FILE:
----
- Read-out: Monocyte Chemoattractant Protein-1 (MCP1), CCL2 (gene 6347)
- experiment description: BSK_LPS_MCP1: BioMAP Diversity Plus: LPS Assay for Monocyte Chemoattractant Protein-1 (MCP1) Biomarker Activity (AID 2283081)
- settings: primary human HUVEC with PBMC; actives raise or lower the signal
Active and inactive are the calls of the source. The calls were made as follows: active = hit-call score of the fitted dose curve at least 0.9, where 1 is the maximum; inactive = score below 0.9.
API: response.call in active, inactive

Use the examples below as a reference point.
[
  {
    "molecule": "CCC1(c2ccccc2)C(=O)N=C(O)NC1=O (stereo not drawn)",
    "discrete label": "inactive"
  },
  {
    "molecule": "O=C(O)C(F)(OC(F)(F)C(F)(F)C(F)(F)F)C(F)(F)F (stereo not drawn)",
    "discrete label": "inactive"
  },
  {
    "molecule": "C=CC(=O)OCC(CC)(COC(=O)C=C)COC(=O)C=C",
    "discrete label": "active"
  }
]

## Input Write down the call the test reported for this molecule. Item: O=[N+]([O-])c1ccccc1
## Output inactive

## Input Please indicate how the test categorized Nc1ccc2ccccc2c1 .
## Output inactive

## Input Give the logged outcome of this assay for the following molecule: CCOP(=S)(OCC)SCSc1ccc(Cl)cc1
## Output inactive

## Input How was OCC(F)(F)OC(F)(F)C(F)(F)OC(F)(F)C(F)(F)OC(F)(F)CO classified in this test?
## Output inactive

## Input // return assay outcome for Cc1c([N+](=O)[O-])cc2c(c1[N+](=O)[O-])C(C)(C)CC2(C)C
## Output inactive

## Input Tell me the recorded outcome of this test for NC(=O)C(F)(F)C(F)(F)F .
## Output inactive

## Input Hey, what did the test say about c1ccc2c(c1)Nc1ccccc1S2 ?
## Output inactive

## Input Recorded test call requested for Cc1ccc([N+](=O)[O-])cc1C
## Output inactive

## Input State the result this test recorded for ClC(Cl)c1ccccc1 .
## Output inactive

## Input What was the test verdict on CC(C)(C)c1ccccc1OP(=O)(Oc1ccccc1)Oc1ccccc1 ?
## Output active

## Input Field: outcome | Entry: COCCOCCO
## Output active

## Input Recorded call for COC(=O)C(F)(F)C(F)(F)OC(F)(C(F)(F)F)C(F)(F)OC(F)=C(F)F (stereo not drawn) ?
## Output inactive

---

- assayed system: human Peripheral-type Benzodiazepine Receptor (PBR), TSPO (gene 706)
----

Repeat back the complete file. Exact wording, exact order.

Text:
- Read-out: Monocyte Chemoattractant Protein-1 (MCP1), CCL2 (gene 6347)
- experiment description: BSK_LPS_MCP1: BioMAP Diversity Plus: LPS Assay for Monocyte Chemoattractant Protein-1 (MCP1) Biomarker Activity (AID 2283081)
- settings: primary human HUVEC with PBMC; actives raise or lower the signal
Active and inactive are the calls of the source. The calls were made as follows: active = hit-call score of the fitted dose curve at least 0.9, where 1 is the maximum; inactive = score below 0.9.
API: response.call in active, inactive

Use the examples below as a reference point.
[
  {
    "molecule": "CCC1(c2ccccc2)C(=O)N=C(O)NC1=O (stereo not drawn)",
    "discrete label": "inactive"
  },
  {
    "molecule": "O=C(O)C(F)(OC(F)(F)C(F)(F)C(F)(F)F)C(F)(F)F (stereo not drawn)",
    "discrete label": "inactive"
  },
  {
    "molecule": "C=CC(=O)OCC(CC)(COC(=O)C=C)COC(=O)C=C",
    "discrete label": "active"
  }
]

## Input Write down the call the test reported for this molecule. Item: O=[N+]([O-])c1ccccc1
## Output inactive

## Input Please indicate how the test categorized Nc1ccc2ccccc2c1 .
## Output inactive

## Input Give the logged outcome of this assay for the following molecule: CCOP(=S)(OCC)SCSc1ccc(Cl)cc1
## Output inactive

## Input How was OCC(F)(F)OC(F)(F)C(F)(F)OC(F)(F)C(F)(F)OC(F)(F)CO classified in this test?
## Output inactive

## Input // return assay outcome for Cc1c([N+](=O)[O-])cc2c(c1[N+](=O)[O-])C(C)(C)CC2(C)C
## Output inactive

## Input Tell me the recorded outcome of this test for NC(=O)C(F)(F)C(F)(F)F .
## Output inactive

## Input Hey, what did the test say about c1ccc2c(c1)Nc1ccccc1S2 ?
## Output inactive

## Input Recorded test call requested for Cc1ccc([N+](=O)[O-])cc1C
## Output inactive

## Input State the result this test recorded for ClC(Cl)c1ccccc1 .
## Output inactive

## Input What was the test verdict on CC(C)(C)c1ccccc1OP(=O)(Oc1ccccc1)Oc1ccccc1 ?
## Output active

## Input Field: outcome | Entry: COCCOCCO
## Output active

## Input Recorded call for COC(=O)C(F)(F)C(F)(F)OC(F)(C(F)(F)F)C(F)(F)OC(F)=C(F)F (stereo not drawn) ?
## Output inactive

---

- assayed system: human Peripheral-type Benzodiazepine Receptor (PBR), TSPO (gene 706)